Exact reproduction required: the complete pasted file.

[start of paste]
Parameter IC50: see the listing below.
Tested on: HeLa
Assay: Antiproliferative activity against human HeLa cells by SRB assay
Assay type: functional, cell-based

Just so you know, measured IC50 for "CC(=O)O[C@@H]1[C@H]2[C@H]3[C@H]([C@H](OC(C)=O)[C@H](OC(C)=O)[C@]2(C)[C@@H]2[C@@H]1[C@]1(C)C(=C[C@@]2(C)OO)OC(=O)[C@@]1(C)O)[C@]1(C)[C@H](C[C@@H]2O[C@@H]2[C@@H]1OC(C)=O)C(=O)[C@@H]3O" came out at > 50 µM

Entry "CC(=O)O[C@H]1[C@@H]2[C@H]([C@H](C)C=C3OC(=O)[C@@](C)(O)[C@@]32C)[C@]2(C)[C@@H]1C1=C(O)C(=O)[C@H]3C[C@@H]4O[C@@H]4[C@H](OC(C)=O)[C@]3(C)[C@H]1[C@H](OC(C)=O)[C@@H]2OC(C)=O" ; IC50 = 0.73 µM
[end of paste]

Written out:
Parameter IC50: see the listing below.
Tested on: HeLa
Assay: Antiproliferative activity against human HeLa cells by SRB assay
Assay type: functional, cell-based

Just so you know, measured IC50 for "CC(=O)O[C@@H]1[C@H]2[C@H]3[C@H]([C@H](OC(C)=O)[C@H](OC(C)=O)[C@]2(C)[C@@H]2[C@@H]1[C@]1(C)C(=C[C@@]2(C)OO)OC(=O)[C@@]1(C)O)[C@]1(C)[C@H](C[C@@H]2O[C@@H]2[C@@H]1OC(C)=O)C(=O)[C@@H]3O" came out at > 50 µM

Entry "CC(=O)O[C@H]1[C@@H]2[C@H]([C@H](C)C=C3OC(=O)[C@@](C)(O)[C@@]32C)[C@]2(C)[C@@H]1C1=C(O)C(=O)[C@H]3C[C@@H]4O[C@@H]4[C@H](OC(C)=O)[C@]3(C)[C@H]1[C@H](OC(C)=O)[C@@H]2OC(C)=O" ; IC50 = 0.73 µM